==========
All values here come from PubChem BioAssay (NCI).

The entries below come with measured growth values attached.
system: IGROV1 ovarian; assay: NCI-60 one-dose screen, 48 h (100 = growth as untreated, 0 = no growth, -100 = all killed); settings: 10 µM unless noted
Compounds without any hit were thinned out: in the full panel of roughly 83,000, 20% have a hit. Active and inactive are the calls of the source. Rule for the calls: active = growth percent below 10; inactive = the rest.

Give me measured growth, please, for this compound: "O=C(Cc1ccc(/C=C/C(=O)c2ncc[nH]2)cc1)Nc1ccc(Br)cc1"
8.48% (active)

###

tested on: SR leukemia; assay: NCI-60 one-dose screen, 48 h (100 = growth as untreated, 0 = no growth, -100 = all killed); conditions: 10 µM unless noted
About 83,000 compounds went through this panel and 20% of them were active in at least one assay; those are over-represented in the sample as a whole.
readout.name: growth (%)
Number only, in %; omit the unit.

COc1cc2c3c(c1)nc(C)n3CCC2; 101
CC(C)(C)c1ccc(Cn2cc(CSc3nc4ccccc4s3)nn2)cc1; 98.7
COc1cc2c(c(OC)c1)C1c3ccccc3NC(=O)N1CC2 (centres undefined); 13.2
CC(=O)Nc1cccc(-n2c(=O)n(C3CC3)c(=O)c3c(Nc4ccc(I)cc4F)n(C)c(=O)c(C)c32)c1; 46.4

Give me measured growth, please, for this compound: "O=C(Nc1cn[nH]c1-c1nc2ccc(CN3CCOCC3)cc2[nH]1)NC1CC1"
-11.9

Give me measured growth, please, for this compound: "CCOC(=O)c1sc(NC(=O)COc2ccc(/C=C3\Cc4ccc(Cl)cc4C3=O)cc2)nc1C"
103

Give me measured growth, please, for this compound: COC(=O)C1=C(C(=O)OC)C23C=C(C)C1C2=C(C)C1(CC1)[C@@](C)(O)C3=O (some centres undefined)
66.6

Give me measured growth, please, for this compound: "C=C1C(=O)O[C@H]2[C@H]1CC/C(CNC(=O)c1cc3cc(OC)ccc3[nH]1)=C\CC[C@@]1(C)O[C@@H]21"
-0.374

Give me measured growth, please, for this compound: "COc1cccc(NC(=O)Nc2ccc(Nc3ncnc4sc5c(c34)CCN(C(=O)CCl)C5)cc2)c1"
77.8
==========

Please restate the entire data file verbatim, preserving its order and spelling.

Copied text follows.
All values here come from PubChem BioAssay (NCI).

The entries below come with measured growth values attached.
system: IGROV1 ovarian; assay: NCI-60 one-dose screen, 48 h (100 = growth as untreated, 0 = no growth, -100 = all killed); settings: 10 µM unless noted
Compounds without any hit were thinned out: in the full panel of roughly 83,000, 20% have a hit. Active and inactive are the calls of the source. Rule for the calls: active = growth percent below 10; inactive = the rest.

Give me measured growth, please, for this compound: "O=C(Cc1ccc(/C=C/C(=O)c2ncc[nH]2)cc1)Nc1ccc(Br)cc1"
8.48% (active)

###

tested on: SR leukemia; assay: NCI-60 one-dose screen, 48 h (100 = growth as untreated, 0 = no growth, -100 = all killed); conditions: 10 µM unless noted
About 83,000 compounds went through this panel and 20% of them were active in at least one assay; those are over-represented in the sample as a whole.
readout.name: growth (%)
Number only, in %; omit the unit.

COc1cc2c3c(c1)nc(C)n3CCC2; 101
CC(C)(C)c1ccc(Cn2cc(CSc3nc4ccccc4s3)nn2)cc1; 98.7
COc1cc2c(c(OC)c1)C1c3ccccc3NC(=O)N1CC2 (centres undefined); 13.2
CC(=O)Nc1cccc(-n2c(=O)n(C3CC3)c(=O)c3c(Nc4ccc(I)cc4F)n(C)c(=O)c(C)c32)c1; 46.4

Give me measured growth, please, for this compound: "O=C(Nc1cn[nH]c1-c1nc2ccc(CN3CCOCC3)cc2[nH]1)NC1CC1"
-11.9

Give me measured growth, please, for this compound: "CCOC(=O)c1sc(NC(=O)COc2ccc(/C=C3\Cc4ccc(Cl)cc4C3=O)cc2)nc1C"
103

Give me measured growth, please, for this compound: COC(=O)C1=C(C(=O)OC)C23C=C(C)C1C2=C(C)C1(CC1)[C@@](C)(O)C3=O (some centres undefined)
66.6

Give me measured growth, please, for this compound: "C=C1C(=O)O[C@H]2[C@H]1CC/C(CNC(=O)c1cc3cc(OC)ccc3[nH]1)=C\CC[C@@]1(C)O[C@@H]21"
-0.374

Give me measured growth, please, for this compound: "COc1cccc(NC(=O)Nc2ccc(Nc3ncnc4sc5c(c34)CCN(C(=O)CCl)C5)cc2)c1"
77.8